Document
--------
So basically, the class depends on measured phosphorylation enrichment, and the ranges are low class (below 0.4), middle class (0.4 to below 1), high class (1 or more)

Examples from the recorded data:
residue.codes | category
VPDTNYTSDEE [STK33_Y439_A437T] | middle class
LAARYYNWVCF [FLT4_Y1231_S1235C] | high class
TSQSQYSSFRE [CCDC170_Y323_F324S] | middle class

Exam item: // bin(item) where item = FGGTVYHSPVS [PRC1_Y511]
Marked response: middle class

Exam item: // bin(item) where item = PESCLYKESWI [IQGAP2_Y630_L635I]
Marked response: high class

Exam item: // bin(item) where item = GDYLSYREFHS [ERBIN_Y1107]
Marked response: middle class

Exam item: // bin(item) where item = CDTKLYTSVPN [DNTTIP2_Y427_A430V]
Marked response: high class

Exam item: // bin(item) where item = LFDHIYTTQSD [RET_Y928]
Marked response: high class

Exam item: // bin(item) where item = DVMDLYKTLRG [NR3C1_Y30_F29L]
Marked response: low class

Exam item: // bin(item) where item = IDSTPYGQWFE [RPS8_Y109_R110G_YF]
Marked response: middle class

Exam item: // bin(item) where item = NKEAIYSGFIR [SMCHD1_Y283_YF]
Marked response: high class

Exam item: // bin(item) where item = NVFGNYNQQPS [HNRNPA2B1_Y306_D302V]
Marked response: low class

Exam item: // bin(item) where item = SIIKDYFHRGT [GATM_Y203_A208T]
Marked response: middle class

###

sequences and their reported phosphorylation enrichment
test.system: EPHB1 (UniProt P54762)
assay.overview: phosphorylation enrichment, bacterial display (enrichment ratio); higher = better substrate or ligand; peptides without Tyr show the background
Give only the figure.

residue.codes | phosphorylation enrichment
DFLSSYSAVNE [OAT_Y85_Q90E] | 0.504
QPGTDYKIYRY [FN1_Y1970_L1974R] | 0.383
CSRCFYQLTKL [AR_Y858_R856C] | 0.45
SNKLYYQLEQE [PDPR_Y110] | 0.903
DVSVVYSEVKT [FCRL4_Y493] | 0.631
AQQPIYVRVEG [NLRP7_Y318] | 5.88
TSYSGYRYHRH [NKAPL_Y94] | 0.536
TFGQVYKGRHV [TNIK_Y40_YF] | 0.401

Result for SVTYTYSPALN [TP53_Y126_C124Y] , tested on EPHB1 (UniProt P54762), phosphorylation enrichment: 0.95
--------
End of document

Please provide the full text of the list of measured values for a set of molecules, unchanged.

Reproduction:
So basically, the class depends on measured phosphorylation enrichment, and the ranges are low class (below 0.4), middle class (0.4 to below 1), high class (1 or more)

Examples from the recorded data:
residue.codes | category
VPDTNYTSDEE [STK33_Y439_A437T] | middle class
LAARYYNWVCF [FLT4_Y1231_S1235C] | high class
TSQSQYSSFRE [CCDC170_Y323_F324S] | middle class

Exam item: // bin(item) where item = FGGTVYHSPVS [PRC1_Y511]
Marked response: middle class

Exam item: // bin(item) where item = PESCLYKESWI [IQGAP2_Y630_L635I]
Marked response: high class

Exam item: // bin(item) where item = GDYLSYREFHS [ERBIN_Y1107]
Marked response: middle class

Exam item: // bin(item) where item = CDTKLYTSVPN [DNTTIP2_Y427_A430V]
Marked response: high class

Exam item: // bin(item) where item = LFDHIYTTQSD [RET_Y928]
Marked response: high class

Exam item: // bin(item) where item = DVMDLYKTLRG [NR3C1_Y30_F29L]
Marked response: low class

Exam item: // bin(item) where item = IDSTPYGQWFE [RPS8_Y109_R110G_YF]
Marked response: middle class

Exam item: // bin(item) where item = NKEAIYSGFIR [SMCHD1_Y283_YF]
Marked response: high class

Exam item: // bin(item) where item = NVFGNYNQQPS [HNRNPA2B1_Y306_D302V]
Marked response: low class

Exam item: // bin(item) where item = SIIKDYFHRGT [GATM_Y203_A208T]
Marked response: middle class

###

sequences and their reported phosphorylation enrichment
test.system: EPHB1 (UniProt P54762)
assay.overview: phosphorylation enrichment, bacterial display (enrichment ratio); higher = better substrate or ligand; peptides without Tyr show the background
Give only the figure.

residue.codes | phosphorylation enrichment
DFLSSYSAVNE [OAT_Y85_Q90E] | 0.504
QPGTDYKIYRY [FN1_Y1970_L1974R] | 0.383
CSRCFYQLTKL [AR_Y858_R856C] | 0.45
SNKLYYQLEQE [PDPR_Y110] | 0.903
DVSVVYSEVKT [FCRL4_Y493] | 0.631
AQQPIYVRVEG [NLRP7_Y318] | 5.88
TSYSGYRYHRH [NKAPL_Y94] | 0.536
TFGQVYKGRHV [TNIK_Y40_YF] | 0.401

Result for SVTYTYSPALN [TP53_Y126_C124Y] , tested on EPHB1 (UniProt P54762), phosphorylation enrichment: 0.95